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Archive for the ‘Acupuncture’ Category

How To Cook And Serve The Highly Nutritious Chinese Taro The Traditional Chinese Way

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Long a staple in traditional, Chinese cooking Chinese taro has been used in a variety of ways and is valued for the nutrients and vitamins it supplies and exceptional taste. A lot of street vendors, in fact, sell Chinese taro because it is so easy and quick to prepare. After including this delectable morsel in your cooking, you’ll soon understand how despite eating so eat so well, the Chinese manage to stay so thin.

Even if Chinese cooking involves the use of a lot of various ingredients, Chinese taro is perhaps the most widely used in traditional Chinese cooking. The Chinese pattern a lot of their food after the festivals they commemorate, loud flavors and bright colors fill their plates; spring rolls, Manchurian, and lots more recipes are used.

Chinese taro is a starchy plant that grows in the ground underneath water rich soil. Its stems are thick and tall that end up in large triangle shaped leaves. The vegetable is high in thiamine, potassium, iron, vitamins b1 and c, and carbohydrates. The plant needs to be peeled to remove the muddy skin since it grows under the ground in wet soil. The vegetable is peeled until the white flesh appears and there are purple markings. The taro should be sliced to a fourth of an inch thick, at least.

Green Onions and Stewed Taro are two of the most popular Chinese dishes that that has Chinese taro. To make green onion stew, a savory side dish to accompany any meal, you need a pound of taro combined with green onions, hot water, soy sauce, peanut oil, and garlic. Important when using taro, it’s important to follow a few basic tips. When the wok starts to emit smoke, cover it with oil and it is ready to cook. You can put the taro on the wok and a light cooking of 15to 20 seconds, you can add garlic for flavoring. Add water to the pan till it almost covers the taro after the taro has browned. Bring the stew to a boil and cook on medium flame for 15 to 20 minutes constantly stirring to ensure that it doesn’t stick to the bottom of the wok. For an ideal Chinese meal the taro can be eaten along with steamed rice.

With a bit of patience and time and with just a few simple tips, you can easily master the art of cooking with Chinese taro; this plant is a traditional Chinese dish that is loaded with flavor and nutrients.

Blue Mountain Acupuncture
2200 Melrose St Suite 9
Walla Walla, WA 99362
Phone: (509) 876-4597

Written by Valerie

February 6th, 2018 at 1:45 pm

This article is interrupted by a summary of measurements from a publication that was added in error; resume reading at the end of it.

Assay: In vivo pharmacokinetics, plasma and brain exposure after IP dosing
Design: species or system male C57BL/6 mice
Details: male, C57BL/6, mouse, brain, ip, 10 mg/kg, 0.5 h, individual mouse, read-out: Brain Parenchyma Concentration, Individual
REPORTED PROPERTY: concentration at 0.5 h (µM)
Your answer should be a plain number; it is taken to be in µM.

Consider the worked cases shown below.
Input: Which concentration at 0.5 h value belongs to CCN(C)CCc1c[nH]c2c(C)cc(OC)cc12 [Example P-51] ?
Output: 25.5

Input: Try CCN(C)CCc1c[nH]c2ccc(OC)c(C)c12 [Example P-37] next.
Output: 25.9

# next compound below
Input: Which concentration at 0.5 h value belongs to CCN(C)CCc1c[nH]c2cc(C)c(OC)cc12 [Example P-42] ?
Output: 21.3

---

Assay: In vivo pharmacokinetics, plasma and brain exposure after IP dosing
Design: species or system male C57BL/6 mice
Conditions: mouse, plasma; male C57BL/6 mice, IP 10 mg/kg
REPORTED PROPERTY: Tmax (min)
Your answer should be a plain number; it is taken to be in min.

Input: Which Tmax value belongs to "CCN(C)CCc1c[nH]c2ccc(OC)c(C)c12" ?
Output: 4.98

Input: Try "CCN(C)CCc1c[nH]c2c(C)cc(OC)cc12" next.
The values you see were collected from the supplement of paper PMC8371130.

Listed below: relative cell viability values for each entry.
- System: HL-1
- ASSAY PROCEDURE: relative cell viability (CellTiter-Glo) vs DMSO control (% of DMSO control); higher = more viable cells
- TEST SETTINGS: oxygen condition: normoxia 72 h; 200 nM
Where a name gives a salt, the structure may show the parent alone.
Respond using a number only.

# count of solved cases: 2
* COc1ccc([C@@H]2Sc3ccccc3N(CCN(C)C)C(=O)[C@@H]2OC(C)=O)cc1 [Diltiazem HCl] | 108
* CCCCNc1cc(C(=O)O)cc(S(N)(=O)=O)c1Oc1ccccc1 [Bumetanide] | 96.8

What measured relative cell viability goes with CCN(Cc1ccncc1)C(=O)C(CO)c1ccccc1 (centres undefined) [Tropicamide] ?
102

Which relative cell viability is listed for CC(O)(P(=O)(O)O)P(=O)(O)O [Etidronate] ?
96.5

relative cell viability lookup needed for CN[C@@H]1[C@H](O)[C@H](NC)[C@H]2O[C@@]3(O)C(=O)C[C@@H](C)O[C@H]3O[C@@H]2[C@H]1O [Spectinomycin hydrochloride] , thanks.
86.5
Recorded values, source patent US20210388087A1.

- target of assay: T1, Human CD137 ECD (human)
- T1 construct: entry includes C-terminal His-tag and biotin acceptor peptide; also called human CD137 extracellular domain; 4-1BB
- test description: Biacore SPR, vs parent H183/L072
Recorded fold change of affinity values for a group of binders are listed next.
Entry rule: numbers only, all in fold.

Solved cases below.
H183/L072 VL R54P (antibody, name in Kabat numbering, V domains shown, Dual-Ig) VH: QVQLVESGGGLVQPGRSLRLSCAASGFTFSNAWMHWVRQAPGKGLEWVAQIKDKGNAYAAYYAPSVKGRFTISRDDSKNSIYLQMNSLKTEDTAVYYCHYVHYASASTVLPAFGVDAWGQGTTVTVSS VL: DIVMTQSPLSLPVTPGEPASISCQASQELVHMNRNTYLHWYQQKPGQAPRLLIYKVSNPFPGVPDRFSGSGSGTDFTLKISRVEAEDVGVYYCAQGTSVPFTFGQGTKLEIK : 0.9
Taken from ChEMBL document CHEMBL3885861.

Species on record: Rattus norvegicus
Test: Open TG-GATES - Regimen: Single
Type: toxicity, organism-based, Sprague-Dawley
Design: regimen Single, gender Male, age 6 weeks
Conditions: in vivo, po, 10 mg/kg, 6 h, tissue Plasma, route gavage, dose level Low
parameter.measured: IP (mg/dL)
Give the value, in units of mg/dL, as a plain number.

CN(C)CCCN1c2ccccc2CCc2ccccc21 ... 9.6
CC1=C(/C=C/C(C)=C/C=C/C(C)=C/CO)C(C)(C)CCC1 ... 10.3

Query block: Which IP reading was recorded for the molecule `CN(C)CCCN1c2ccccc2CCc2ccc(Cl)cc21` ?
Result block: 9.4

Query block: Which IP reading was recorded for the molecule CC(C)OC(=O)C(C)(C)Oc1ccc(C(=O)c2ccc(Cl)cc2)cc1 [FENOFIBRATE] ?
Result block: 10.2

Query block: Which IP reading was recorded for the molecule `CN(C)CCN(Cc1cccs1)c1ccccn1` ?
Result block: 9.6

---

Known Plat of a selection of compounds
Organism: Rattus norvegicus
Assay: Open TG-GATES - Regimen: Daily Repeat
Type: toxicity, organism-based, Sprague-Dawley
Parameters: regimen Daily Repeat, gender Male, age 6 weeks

Falun Gong Can Help Prevent A Person From Relapsing In Addiction

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Falun Gong, also called Falun Dafa, is a traditional Chinese “cultivation system” or spiritual movement. This practice was first introduced in 1992 in China by Li Hongzhi. It was labeled a “heretical” practice and banned by the communist Chinese government in 1999. There are several news accounts of thousands of Falun dafa practitioners being imprisoned, tortured, and even killed by the Chinese government.

In its espousal of absence of rituals in daily worship and greater emphasis on theology and morality, Falun dafa is very different from other schools of qi gong. Its core tenets are truthfulness, compassion, and forbearance. It has been instrumental in transforming the lives of millions around the world and has redefined the existing schools of qigong schools to promote wisdom and good health.

Falun Dafa practitioners are prohibited from engaging in homosexuality, pre marital sex, drugs, alcohol, and smoking as part of the movement’s emphasis on morality and ethical behavior. They habits tend to defeat the goals of the practice and are considered to bring about negative Karma.

People who practice Falun Dafa should constantly strive to harmonize with their own being and with the universal tenets of truthfulness, compassion and forbearance. This is what cultivation essentially means. Falun dafa is comprised of five sets of exercises with gentle movements that are easy to learn and meditation to help one attain this harmony. These exercises are merely a supplement and the primary objective remains the cultivation of oneself. Besides having a profound inner meaning, they are very good ways to alleviate stress and anxiety.

The Objectives of the Exercise

The exercises’ primary goal is to imbibe energy within a short period of time whilst alleviating anxiety and stress.

The movements are easy to learn and simple and are all focused on all the meridians (energy channels) in the body. The exercises are designed to expand and open all meridians circulating through the body in order to promote the smooth flow of energy in the body especially in areas the flow is blocked. Practitioners can hope to gain from these exercises and increase their levels of energy levels within a short period of time.

The exercises open up of the energy channels that will help boost one’s well being and stamina. They can also assist in the elimination of negative energy from the body and helps the mind focus on positive thoughts. Bu the most important aspect of the exercises is its emphasis on breathing and the gentleness of the movements. These two aspects help reduce the stress levels and anxiety in someone who has quit an addictive substance very recently. The exercise’s spiritual dimension can also help people from relapsing to their addiction.

Alexander Ezzati is a Board Certified Acupuncturist and Herbalist, and the founder of Balance Within – Acupuncture Clinic in Encino, CA.

Written by Valerie

February 6th, 2018 at 1:43 pm

Tai Chi Can Be A Viable Treatment For Osteoporosis

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In the treatment of osteoporosis treatment, the problem of bone mineral tissue loss must be addressed. According to the National Osteoporosis Foundation of USA, people should address their osteoporosis issue through either non-pharmaceutical or pharmaceutical means.